Despite their potential future lifetime, repairing them might cost more than their residual value. Is it worthwhile to invest £20,000 in the repair of a vehicle worth £15,000, or scrap it as an insurance write-off? In my job as head of fleet of an emergency services operation, I am faced with this sort of decision every day.
The answer depends partly on the financial and operational impact. If a specialist vehicle is written off, you can’t just go out and buy a new one next day; the process can take nine months or longer, during which time a department is without a resource. As a general rule, the more specialised the vehicle, the stronger is the case for repair.
Following an accident investigation, the vehicle will eventually be cleared for decommissioning and moved on to a vehicle dismantling facility. Contrary to popular belief, vehicle dismantlers no longer deal with just rusty wrecks; the parts that they salvage have a value, not only to operators but also to the environment, as reusing parts saves the energy required to make new ones.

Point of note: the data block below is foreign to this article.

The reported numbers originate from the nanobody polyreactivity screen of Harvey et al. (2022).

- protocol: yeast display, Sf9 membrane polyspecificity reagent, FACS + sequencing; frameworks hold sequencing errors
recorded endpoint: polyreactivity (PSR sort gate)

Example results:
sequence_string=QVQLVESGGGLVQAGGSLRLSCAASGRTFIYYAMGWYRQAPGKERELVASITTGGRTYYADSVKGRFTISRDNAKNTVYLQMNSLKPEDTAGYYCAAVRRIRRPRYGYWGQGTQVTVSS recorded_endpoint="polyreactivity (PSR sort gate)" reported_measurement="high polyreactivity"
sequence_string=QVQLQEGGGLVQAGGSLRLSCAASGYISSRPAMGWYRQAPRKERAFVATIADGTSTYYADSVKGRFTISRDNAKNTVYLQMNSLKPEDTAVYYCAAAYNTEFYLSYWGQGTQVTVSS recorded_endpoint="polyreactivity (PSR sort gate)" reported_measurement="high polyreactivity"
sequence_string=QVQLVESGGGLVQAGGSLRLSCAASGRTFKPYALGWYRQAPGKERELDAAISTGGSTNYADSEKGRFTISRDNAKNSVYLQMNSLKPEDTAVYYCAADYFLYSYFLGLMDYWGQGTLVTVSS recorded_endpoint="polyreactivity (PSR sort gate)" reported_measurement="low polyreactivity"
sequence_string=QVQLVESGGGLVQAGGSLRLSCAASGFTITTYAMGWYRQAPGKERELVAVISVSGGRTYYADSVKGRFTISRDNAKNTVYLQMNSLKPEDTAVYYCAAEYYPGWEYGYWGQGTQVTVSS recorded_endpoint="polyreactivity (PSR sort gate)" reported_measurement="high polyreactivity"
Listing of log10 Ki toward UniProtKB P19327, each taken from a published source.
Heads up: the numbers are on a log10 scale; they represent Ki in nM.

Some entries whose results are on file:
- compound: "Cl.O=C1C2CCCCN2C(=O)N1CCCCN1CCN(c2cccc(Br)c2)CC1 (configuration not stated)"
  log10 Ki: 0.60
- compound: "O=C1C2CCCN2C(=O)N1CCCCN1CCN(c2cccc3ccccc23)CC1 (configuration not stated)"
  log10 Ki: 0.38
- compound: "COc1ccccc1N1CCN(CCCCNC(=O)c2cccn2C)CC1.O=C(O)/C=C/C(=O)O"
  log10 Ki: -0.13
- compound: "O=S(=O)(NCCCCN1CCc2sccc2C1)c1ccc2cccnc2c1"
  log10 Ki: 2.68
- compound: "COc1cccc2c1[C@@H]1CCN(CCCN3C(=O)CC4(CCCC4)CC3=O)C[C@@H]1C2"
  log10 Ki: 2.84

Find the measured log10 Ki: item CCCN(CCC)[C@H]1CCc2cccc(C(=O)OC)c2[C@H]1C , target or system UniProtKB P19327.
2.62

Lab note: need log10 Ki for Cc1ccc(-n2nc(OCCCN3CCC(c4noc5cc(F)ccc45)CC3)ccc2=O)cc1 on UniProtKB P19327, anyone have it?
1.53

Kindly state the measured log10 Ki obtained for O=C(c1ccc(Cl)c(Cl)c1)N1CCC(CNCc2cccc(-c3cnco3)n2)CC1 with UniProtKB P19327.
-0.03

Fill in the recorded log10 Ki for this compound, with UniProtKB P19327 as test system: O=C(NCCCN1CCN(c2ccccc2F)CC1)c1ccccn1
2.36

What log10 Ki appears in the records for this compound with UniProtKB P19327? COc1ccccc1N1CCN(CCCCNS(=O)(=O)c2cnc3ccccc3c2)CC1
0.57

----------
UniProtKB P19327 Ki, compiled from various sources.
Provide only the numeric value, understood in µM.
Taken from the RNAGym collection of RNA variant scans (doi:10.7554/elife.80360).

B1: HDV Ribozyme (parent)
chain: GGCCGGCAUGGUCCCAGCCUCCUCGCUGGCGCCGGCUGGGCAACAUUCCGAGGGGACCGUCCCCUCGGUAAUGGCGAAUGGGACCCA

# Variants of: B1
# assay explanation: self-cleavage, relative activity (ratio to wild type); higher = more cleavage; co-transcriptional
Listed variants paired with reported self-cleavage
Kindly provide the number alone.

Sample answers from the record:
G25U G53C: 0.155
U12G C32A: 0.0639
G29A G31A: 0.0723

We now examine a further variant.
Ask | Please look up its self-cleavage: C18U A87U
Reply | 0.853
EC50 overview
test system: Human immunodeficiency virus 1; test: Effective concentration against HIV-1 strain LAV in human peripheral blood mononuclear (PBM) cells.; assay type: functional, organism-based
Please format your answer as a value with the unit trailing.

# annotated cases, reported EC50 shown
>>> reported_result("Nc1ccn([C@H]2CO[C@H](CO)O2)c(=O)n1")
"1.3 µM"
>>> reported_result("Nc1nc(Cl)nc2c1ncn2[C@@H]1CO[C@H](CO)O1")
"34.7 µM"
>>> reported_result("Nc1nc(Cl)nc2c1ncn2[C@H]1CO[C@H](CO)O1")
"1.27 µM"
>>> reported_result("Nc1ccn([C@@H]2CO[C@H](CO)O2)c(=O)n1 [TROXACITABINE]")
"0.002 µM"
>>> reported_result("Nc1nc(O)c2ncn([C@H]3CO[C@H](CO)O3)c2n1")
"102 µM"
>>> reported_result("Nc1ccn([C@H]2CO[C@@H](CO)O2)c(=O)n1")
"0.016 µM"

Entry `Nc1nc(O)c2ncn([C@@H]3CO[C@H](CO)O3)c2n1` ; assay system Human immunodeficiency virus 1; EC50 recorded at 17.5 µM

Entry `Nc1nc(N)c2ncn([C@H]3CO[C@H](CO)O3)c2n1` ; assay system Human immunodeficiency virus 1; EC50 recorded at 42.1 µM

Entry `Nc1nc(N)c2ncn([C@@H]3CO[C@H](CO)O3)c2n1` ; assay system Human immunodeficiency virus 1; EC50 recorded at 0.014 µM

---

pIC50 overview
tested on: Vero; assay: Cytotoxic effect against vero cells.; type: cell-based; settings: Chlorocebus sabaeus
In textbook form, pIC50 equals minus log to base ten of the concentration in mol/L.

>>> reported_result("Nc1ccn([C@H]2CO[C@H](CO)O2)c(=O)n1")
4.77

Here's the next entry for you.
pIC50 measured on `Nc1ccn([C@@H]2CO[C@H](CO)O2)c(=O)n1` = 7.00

Sometimes we re-use parts from vehicles we originally sent to the dismantlers. If I needed replacement doors for a vehicle that was side impacted, there is the possibility of obtaining them if there’s still a donor vehicle available. In that case, not only is there a financial and labour time saving but as they are already adapted for our operational duty, the vehicle downtime is significantly reduced.
I would be wary about using recycled parts for anything that may affect the vehicle safety and handling characteristics. Certain vehicle components have a finite life and I don’t want to build a problem into a vehicle.
But whenever I need a certain vehicle components, I would always consider the merits of using recycled parts.